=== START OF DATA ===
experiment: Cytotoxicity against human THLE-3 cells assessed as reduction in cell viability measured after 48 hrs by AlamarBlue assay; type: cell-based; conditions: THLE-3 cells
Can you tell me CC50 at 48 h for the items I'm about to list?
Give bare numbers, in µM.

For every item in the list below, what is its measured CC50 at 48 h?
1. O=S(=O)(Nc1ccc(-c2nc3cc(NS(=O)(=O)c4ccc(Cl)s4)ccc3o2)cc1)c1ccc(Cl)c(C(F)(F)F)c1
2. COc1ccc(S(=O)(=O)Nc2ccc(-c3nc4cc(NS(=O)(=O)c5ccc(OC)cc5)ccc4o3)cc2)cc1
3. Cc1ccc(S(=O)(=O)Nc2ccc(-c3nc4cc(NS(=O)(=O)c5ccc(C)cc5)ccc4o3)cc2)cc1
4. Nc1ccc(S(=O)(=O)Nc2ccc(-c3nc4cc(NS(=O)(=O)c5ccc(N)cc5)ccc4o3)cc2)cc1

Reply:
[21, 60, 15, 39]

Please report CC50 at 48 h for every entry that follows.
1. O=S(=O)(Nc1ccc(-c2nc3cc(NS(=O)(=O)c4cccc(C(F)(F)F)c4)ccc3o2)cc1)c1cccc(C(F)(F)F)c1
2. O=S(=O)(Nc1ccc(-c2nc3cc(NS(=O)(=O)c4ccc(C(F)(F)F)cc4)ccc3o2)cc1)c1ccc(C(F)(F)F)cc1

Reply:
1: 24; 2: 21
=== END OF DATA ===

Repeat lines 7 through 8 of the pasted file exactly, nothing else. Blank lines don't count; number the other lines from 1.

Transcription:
3. Cc1ccc(S(=O)(=O)Nc2ccc(-c3nc4cc(NS(=O)(=O)c5ccc(C)cc5)ccc4o3)cc2)cc1
4. Nc1ccc(S(=O)(=O)Nc2ccc(-c3nc4cc(NS(=O)(=O)c5ccc(N)cc5)ccc4o3)cc2)cc1